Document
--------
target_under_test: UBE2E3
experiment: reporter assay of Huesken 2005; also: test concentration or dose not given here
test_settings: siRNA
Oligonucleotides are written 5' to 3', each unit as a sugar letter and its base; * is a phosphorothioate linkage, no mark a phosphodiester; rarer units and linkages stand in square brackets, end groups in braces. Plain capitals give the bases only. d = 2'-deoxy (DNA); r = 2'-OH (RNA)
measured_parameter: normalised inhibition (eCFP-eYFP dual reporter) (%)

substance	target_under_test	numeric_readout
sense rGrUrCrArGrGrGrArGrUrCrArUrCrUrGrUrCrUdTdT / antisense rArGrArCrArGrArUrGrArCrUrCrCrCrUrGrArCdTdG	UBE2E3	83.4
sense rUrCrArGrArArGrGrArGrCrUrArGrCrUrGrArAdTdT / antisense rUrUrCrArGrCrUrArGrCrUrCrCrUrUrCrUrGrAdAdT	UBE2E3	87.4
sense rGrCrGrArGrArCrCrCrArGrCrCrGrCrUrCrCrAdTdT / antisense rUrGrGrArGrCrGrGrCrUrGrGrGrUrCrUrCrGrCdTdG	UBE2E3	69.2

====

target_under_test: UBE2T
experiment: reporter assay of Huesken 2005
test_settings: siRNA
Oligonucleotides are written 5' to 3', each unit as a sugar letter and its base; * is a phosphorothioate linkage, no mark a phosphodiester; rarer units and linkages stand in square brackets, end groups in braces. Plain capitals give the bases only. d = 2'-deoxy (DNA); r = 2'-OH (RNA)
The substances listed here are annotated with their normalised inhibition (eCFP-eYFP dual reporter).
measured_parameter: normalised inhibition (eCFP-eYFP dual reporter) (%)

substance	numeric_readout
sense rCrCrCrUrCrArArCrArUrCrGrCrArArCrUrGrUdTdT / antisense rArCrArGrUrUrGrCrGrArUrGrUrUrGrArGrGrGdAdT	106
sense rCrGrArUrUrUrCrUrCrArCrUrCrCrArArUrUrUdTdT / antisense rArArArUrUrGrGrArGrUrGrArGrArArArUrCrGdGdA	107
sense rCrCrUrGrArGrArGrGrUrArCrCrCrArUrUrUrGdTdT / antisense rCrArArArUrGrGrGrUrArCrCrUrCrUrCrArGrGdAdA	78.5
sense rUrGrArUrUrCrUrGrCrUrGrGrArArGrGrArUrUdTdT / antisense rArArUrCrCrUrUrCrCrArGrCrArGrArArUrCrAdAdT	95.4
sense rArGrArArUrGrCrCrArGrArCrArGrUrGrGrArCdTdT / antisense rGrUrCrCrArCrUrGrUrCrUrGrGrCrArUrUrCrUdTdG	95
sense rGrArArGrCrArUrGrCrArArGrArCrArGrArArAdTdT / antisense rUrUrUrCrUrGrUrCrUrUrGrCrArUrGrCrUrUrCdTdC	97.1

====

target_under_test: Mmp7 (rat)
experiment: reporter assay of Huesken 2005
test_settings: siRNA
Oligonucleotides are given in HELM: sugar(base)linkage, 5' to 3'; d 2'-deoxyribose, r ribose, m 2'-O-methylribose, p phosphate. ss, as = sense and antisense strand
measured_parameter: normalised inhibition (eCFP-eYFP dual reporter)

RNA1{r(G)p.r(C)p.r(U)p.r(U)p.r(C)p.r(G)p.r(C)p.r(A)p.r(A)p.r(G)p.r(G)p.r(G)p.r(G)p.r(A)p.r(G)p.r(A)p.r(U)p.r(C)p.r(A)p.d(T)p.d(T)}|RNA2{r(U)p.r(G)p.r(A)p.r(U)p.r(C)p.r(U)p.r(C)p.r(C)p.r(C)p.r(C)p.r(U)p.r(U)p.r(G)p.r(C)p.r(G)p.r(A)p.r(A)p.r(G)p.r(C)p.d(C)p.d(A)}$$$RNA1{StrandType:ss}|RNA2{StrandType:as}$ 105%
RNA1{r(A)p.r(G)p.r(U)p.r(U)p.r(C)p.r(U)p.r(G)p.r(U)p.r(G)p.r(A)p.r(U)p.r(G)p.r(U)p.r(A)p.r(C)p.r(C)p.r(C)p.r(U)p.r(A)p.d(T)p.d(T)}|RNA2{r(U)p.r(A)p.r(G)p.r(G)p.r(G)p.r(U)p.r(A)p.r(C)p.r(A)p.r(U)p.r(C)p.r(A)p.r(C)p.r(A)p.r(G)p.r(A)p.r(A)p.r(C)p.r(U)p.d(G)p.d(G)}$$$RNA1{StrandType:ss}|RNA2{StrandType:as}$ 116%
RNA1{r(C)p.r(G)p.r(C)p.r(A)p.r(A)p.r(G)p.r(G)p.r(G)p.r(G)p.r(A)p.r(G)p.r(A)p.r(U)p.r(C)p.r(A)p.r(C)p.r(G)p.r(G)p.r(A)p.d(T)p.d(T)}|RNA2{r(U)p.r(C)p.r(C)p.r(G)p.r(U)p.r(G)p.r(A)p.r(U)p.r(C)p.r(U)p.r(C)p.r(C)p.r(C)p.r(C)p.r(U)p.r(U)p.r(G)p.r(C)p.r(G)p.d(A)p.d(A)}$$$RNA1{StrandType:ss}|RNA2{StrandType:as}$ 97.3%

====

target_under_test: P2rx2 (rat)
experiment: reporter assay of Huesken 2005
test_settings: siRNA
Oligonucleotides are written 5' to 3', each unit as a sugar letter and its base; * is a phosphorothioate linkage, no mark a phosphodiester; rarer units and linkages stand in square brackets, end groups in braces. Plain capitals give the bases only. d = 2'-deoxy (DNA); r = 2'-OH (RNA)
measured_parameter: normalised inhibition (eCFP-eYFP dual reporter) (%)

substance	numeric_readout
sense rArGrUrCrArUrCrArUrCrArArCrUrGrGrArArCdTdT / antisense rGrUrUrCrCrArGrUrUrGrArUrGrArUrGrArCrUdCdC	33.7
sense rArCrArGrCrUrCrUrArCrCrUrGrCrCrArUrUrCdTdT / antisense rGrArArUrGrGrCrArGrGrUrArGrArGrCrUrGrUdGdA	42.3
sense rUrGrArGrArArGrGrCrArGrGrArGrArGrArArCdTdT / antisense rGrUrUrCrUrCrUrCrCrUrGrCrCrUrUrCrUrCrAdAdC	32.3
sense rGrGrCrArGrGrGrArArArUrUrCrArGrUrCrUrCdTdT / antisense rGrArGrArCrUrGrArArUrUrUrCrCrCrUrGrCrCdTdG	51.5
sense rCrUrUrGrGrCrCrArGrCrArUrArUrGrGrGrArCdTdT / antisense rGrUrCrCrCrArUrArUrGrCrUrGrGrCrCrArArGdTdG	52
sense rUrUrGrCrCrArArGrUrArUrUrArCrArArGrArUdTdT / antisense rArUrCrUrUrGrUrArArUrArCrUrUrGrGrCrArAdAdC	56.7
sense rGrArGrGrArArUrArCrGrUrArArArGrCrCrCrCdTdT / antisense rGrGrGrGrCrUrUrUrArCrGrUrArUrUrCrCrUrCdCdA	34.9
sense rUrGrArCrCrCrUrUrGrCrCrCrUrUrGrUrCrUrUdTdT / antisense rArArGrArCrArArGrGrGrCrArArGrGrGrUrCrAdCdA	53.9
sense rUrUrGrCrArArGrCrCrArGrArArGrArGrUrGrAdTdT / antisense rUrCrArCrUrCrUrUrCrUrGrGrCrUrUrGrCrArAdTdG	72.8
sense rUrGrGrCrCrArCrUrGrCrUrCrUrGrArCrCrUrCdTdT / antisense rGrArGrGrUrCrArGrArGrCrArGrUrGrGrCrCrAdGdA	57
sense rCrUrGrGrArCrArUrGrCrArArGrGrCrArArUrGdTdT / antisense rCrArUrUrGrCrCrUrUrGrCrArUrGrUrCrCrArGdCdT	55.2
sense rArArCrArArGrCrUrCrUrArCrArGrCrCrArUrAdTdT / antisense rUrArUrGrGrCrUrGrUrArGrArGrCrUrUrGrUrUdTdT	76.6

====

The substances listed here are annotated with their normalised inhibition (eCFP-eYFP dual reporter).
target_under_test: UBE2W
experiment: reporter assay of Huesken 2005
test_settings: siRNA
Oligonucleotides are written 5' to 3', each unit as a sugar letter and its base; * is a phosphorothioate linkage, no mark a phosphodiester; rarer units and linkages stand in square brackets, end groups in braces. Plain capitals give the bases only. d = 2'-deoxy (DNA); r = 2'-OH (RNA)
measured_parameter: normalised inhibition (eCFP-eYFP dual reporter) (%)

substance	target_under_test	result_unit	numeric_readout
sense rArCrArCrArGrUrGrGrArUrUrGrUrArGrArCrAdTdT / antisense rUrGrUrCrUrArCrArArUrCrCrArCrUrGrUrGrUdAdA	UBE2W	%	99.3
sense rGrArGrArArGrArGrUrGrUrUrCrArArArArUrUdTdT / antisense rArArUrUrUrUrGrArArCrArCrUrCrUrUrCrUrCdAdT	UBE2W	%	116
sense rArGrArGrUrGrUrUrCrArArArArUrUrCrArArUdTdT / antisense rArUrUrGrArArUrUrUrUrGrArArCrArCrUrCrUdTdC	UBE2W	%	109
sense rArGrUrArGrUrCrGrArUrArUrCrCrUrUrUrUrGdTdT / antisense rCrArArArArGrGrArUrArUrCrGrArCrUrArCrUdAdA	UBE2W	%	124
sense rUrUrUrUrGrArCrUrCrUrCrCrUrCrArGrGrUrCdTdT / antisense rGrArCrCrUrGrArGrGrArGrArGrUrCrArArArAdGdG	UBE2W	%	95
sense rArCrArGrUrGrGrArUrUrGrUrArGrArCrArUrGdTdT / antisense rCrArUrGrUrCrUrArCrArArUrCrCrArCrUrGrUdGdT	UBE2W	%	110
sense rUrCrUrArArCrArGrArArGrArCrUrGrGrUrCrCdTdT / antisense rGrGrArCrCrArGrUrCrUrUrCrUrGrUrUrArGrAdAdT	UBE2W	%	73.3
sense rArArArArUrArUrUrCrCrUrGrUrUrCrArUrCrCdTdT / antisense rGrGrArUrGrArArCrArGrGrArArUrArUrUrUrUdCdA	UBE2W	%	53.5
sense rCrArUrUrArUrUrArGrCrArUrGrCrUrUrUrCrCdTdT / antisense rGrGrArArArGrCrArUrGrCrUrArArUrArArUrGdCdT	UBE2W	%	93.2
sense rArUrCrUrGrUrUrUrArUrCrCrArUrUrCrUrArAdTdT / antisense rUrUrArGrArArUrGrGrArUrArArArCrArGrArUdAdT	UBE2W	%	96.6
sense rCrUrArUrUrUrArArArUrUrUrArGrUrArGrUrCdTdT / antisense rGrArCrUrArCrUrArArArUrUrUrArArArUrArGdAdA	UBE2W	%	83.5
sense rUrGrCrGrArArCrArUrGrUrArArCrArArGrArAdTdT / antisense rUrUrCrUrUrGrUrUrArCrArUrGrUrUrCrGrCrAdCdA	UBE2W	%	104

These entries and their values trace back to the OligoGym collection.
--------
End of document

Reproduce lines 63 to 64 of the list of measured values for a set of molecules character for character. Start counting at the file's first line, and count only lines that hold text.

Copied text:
sense rArGrUrArGrUrCrGrArUrArUrCrCrUrUrUrUrGdTdT / antisense rCrArArArArGrGrArUrArUrCrGrArCrUrArCrUdAdA	UBE2W	%	124
sense rUrUrUrUrGrArCrUrCrUrCrCrUrCrArGrGrUrCdTdT / antisense rGrArCrCrUrGrArGrGrArGrArGrUrCrArArArAdGdG	UBE2W	%	95